Opioid and heroin addiction remains a serious public health problem in Michigan and across the United States. So much so, that President Barack Obama declared September 18-24 Prescription Opioid and Heroin Epidemic Awareness Week, and called on Congress to allocate $1.1 billion to expand access to treatment services for individuals facing opioid and heroin addiction. In Michigan in particular, the State Court Administrator’s Office also recently announced a $50,000 grant to establish a new drug court in the 86th District Court, and statewide efforts are being made to break the continuing cycle of incarceration for drug addicts and get them into intensive treatment programs, in order to reduce recidivism.
Prosecution vs. Opioid Abuse Treatment
“We’re not really getting anywhere by incarcerating people – it’s just raising our (costs),” says Jeffrey O’Brien, Police Department Chief for Traverse City, Michigan. “How do we treat people, heal them, and provide them with support? That’s the problem everyone’s trying to look at right now. The Recovery Court has been very successful…so I think a drug court would be phenomenal.” O’Brien says treatment and education resources, such as those offered through a drug court, are one vital component of a two-prong approach to dealing with drug-related crimes in Michigan, which have traditionally been addressed through prosecution. “That’s the problem with the law enforcement end of this,” says O’Brien. “With enough time and money, you can push the problem out of your jurisdiction into the surrounding (area) and say it’s a success. But you haven’t solved the underlying issues. Education and treatment is the missing piece.”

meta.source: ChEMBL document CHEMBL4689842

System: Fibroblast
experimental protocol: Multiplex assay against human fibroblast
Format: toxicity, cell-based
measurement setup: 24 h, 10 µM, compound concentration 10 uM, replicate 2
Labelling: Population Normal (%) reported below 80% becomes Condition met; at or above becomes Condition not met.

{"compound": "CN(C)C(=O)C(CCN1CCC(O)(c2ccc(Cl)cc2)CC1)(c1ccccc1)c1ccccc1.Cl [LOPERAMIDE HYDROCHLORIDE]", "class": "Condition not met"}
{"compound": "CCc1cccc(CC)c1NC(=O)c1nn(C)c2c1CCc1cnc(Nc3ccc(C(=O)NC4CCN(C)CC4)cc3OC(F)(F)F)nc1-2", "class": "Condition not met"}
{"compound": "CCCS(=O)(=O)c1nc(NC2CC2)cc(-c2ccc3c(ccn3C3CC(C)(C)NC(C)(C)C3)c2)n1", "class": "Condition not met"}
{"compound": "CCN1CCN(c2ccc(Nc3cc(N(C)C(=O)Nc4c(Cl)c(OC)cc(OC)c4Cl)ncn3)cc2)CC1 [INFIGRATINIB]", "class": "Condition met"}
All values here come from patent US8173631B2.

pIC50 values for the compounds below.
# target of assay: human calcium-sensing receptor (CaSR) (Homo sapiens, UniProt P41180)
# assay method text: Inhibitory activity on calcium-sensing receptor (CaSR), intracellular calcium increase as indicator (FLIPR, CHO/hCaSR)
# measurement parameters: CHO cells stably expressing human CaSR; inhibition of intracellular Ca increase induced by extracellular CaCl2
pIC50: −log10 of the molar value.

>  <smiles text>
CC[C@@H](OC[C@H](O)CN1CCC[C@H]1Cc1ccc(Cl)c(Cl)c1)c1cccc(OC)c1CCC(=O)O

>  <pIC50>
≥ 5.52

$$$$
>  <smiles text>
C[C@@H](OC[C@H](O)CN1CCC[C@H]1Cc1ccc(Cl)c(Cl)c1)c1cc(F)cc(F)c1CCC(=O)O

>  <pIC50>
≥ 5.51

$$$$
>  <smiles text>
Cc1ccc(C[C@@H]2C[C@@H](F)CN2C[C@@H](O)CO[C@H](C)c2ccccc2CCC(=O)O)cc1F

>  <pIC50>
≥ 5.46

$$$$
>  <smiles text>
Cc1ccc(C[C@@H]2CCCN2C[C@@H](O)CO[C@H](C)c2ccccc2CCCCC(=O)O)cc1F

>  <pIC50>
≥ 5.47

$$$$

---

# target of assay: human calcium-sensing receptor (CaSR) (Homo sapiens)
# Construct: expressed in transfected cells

Raising Awareness About Opioid Use Disorders
According to statistics released by the White House, “Each year, more Americans die from drug overdoses than in traffic accidents, and more than three out of five of these deaths involve an opioid.” Even more alarming, “Since 1999, the number of overdose deaths involving opioids, including prescription opioid pain relievers, heroin, and fentanyl, has nearly quadrupled.” Unfortunately, many people who die from an opioid or heroin overdose never get the help they need, due to widespread misconceptions about opioid addiction and other substance abuse disorders, which contribute to harmful addiction-related stigmas and prevent them from seeking quality, evidence-based treatment.
So, in order to better address the issue of drug addiction and drug-related crimes in Michigan and across the United States, there are several initiatives being considered on the federal, state and local level, including the proclamation of Prescription Opioid and Heroin Epidemic Awareness Week by President Barack Obama, which seeks to raise public awareness about opioid use disorders, recognizes the individuals who are currently in recovery, and remembers those who have died due to prescription opioid abuse and heroin addiction. According to a press release issued by the White House, these new efforts to improve access to treatment for opioid use disorders would “expand overdose prevention strategies, and increase access to naloxone – the overdose reversal drug that first responders and community members are using to save lives.”
Seeking Treatment for Opioid and Heroin Addiction in Michigan
There have been local efforts to expand access to treatment for individuals struggling with opioid abuse disorders as well, helping more people get into treatment instead of jail. In Michigan, for example, new legislation has been proposed that will extend prosecution immunity to individuals seeking medical help for a drug overdose, as well as to individuals assisting another person who is overdosing. There are also professional substance abuse treatment facilities in Michigan, like Best Drug Rehabilitation, that specialize in treating heroin addiction and prescription opioid abuse, and that can offer individuals the help they need to overcome their substance abuse disorder. This, in combination with efforts on the federal level, can significantly improve the chances of addicted individuals achieving long-term recovery from opioid abuse, and can, as the White House puts it, “begin to turn the tide of this epidemic.”